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Build a Bobsled Racer

Build a Bobsled Racer
Activity adapted from the Museum of Science, Boston‘s Design Challenges, a program of hands-on activities developed to help students and visitors explore the engineering design process, and from the version modified for classroom use by California’s Tech Museum of Innovation. Click on link to view the educator’s guide (.pdf) Summary Teams of students in grades 3 to 8 learn about friction, forces, and the engineering design process by building and testing miniature bobsleds to see which can race down an icy slope either the fastest or slowest. Grade level: 3-8 Time: 20 minutes for the activity, 10 minutes for setup and clean up. Learning outcomes After doing this activity, students should be able to: Standards International Technology and Engineering Educators Association Energy is the capacity to do work. Next Generation Science Standards The Challenge Design a bobsled to race down the icy slopes as quickly or as slowly as possible. Materials Procedure Before the activity Activity 1. 2.Create. 3. 4.

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Activity: Robot Basketball Lesson courtesy of TryEngineering Summary In this activity, students in grades 5 to 12 learn about accuracy and precision by working in teams to design and build a robotic basketball player that can nail three free-throw shots in a row. Grade level: 5 -12 Build a Big Wheel Lesson courtesy of TryEngineering, sponsored by the IEEE. Click here for a .pdf of the original activity. Summary In this activity, teams of students learn about the history and engineering behind big wheels (Ferris wheels) by constructing a working model using pasta, glue, and teabags. Grade level: K-12 Activity: Straw-Rocket Aeronautics (Lesson courtesy of NASA/Jet Propulsion Laboratory’s education office and a favorite of education outreach specialist Jojo Aguilar.) Summary In this fun activity, students of all ages learn about rocket stability by constructing and flying small “indoor” paper rockets, then analyzing flight data and interpreting the results. Grade level: K-12

The best educational iPad apps for kids Overview Monster Physics is an addictive creative app that encourages children to learn more about physics and explore physical phenomena that they will encounter in their daily lives. There are fifty missions where kids are challenged to complete tasks that involve a cute little monster, such as helping it reach some fruit to eat. Children complete these tasks by utilising a variety of parts and materials such as wheels, cannons, ropes, ice, propellers, wood and many more. Parts can be resized, flipped, rotated and manipulated in many different ways.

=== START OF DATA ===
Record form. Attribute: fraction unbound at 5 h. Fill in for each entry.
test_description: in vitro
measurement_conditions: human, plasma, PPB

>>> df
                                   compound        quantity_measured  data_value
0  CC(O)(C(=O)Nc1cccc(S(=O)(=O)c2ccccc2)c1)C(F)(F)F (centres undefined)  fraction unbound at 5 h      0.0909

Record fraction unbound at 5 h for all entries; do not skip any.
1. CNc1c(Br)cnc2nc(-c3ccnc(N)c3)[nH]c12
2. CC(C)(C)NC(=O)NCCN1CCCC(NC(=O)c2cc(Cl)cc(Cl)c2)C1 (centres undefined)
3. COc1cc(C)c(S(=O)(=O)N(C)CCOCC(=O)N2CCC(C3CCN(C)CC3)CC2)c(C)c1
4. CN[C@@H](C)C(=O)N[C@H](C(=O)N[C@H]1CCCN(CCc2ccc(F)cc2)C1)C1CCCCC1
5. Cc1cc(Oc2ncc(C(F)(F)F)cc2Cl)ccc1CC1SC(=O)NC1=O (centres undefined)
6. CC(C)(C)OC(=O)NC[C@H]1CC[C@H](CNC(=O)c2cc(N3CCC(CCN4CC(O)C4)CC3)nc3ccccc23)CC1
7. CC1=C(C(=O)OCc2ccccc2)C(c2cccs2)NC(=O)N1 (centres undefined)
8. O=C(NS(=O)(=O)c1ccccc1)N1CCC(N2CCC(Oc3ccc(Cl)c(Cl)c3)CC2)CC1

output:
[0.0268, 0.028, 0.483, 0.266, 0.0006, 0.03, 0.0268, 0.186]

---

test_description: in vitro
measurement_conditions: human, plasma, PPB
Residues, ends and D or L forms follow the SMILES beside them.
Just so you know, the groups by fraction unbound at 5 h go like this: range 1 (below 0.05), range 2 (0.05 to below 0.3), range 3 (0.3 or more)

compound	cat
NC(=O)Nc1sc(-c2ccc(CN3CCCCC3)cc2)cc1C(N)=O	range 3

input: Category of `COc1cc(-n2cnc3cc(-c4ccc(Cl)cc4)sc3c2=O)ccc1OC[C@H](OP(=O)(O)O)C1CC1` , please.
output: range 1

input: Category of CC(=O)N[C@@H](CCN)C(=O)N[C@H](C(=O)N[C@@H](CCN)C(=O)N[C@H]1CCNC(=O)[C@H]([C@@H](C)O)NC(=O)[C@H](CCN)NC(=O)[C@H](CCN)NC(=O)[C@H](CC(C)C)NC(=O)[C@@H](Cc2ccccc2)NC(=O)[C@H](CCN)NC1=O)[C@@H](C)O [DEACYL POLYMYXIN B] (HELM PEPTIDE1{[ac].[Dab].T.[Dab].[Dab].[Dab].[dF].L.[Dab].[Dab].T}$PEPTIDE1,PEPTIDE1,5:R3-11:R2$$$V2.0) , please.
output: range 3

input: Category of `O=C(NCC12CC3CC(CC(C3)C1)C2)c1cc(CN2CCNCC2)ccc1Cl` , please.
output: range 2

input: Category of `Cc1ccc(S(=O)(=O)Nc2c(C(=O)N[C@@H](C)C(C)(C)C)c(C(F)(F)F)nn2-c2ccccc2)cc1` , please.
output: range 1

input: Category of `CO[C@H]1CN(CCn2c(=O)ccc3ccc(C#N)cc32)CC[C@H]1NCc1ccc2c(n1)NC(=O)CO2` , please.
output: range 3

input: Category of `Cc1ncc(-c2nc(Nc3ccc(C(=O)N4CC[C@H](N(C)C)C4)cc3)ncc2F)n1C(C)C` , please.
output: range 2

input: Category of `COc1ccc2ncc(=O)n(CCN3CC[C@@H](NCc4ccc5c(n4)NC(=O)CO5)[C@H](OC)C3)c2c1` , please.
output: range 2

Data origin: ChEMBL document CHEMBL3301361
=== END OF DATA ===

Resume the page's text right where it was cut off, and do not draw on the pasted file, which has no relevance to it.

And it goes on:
2nd Biannual NGSS STEM Education Conference Download the conference schedule and a map Session 1 Arms & Arteries: Adventures in Biomechanical Engineering Looking for ways to integrate engineering into your life science and biology classes? Try biomechanical engineering! How It Works: Machines by Geek Kids Overview As parents and educators we are constantly responding to questions of how and why. With the help of How It Works: Machines children can get a close look at how nine different everyday machines work, including a car, a hair dryer, a lawn mower and a vacuum cleaner. Activity: Be Inventive! (Class activity courtesy of the Museum of Science, Boston.) Time: 3 or more class periodsLevel: Grades 4-8 Overview Students combine their own ideas with the elements of machines to imagine and design inventions to solve specific challenges. Using a variety of materials, they can create small working models of their inventions to test and improve them.

Monster Physics To say that my family loves physics type apps is an understatement. We own a couple of other apps similar to Monster Physics; though my family enjoyed playing the others they always wished it could do more. Well, along comes Monster Physics and problem solved! Graphing Average Speed with Superworms My favorite lab in our force and motion unit is called graphing average speed with superworms. I’ve done this lab for the last several years in my class, and it’s always a hit with the students. The kids like it because they are working with a live organism, and it really helps solidify the concept of graphing motion.